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Area of analgesia and thermo-anesthesia in a case of syringomyelia.

Image: “Area of analgesia and thermo-anesthesia in a case of syringomyelia. Lines show area of thermo-anesthesia, dots show area of analgesia.” by Internet Archive Book Images – https://www.flickr.com/photos/internetarchivebookimages/14596272209/ Source book page: https://archive.org/stream/systemofmedicine07allb/systemofmedicine07allb#page/n183/mode/1up. License: Flickr API


Definition of Syringomyelia

The term syringomyelia was introduced by Ollivier d’Angers in 1827 to describe cystic cavitations of the spinal cord. However, not every cystic formation of the spinal cord should be described as a syrinx. Syringomyelia is a progressive accumulation of fluid inside the spinal cord. This fluid may be localized inside the parenchyma or the central canal. 

Other types of cystic formation of the spinal cord include:

  • Hydromyelia: syrinx that is confined to the central canal
  • Holo-syrinx: fluid-filled cavity extending through the entire spinal cord
  • Syringobulbia: the presence of syrinx in the brainstem

Epidemiology and Pathogenesis of Syringomyelia

The exact incidence of syringomyelia is unknown as many patients are asymptomatic.

Syringomyelia

Image: T2-weighted MR image of a syrinx located at C6-C7 in the cervical spine. By Cyborg Ninja. License: Public Domain

As of now, no single unifying pathophysiological theory unequivocally explains syringomyelia. The following few facts are, however, universally accepted:

  • Almost any pathology in the spinal canal or the craniocervical junction can potentially lead to the syrinx.
  • The syrinx is usually a response of the spinal cord to 3 common abnormal phenomena: disturbance of cerebrospinal fluid (CSF) flow, spinal cord tethering or an intramedullary tumor.

Among the many theories proposed to explain syringomyelia, few prominent ones are as follows:

Theory Mechanism of syrinx formation
Chiari et al. Persistence of embryological state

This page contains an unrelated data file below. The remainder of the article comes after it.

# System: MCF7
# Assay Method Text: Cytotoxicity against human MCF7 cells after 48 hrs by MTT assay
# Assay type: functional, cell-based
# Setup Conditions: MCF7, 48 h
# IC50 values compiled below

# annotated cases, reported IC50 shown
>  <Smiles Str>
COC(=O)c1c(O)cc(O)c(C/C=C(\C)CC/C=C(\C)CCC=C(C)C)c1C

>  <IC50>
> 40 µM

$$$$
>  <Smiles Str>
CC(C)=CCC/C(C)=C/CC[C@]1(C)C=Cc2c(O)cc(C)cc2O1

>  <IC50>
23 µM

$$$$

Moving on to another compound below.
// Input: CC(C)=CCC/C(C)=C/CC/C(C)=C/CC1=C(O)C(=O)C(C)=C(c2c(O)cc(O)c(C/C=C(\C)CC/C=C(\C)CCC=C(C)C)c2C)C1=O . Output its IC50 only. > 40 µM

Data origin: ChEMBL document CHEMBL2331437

Gardner et al. Hydrodynamic theory-arterial pulsations lead to CSF accumulation
Williams et al. Valsalva maneuvers lead to abnormal CSF accumulation
Oldfield et al. Systolic pressure changes lead to CSF accumulation.
Milhorat et al. Production of CSF in segments
Ball and Dyan Dissection of fluid through Virchow-Robin spaces
Aboulker et al. Fluid entry along nerve roots

Classification of Syringomyelia

Syringomyelia is a pathologic response of the spinal cord. It can be primary (congenital) or secondary (acquired). The most common example of primary congenital idiopathic syringomyelia is Arnold-Chiari malformation (ACM). There are 4 types of ACM:

  • Type I: Syringomyelia with tonsillar herniation greater than 5 mm
  • Type II: Syringomyelia with neural tube defects with hydrocephalus
  • Type III: Occipital encephalocele
  • Type IV: Cerebellar hypoplasia

Acquired syringomyelia is secondary to a known primary cause. The different causes of secondary syringomyelia include:

  • Post-traumatic (most common)
  • Post-infective (post-tubercular, post-arachnoiditis)
  • Secondary to a tumor in the spinal cord or, sometimes, due to intracranial tumor
  • Spinal cord tethering and scarring
  • Irritation by contrast agents such as metrizamide, which is used in myelography
  • Degenerative disc disease (rare)
  • After any spinal intervention (secondary to fibrosis and tethering)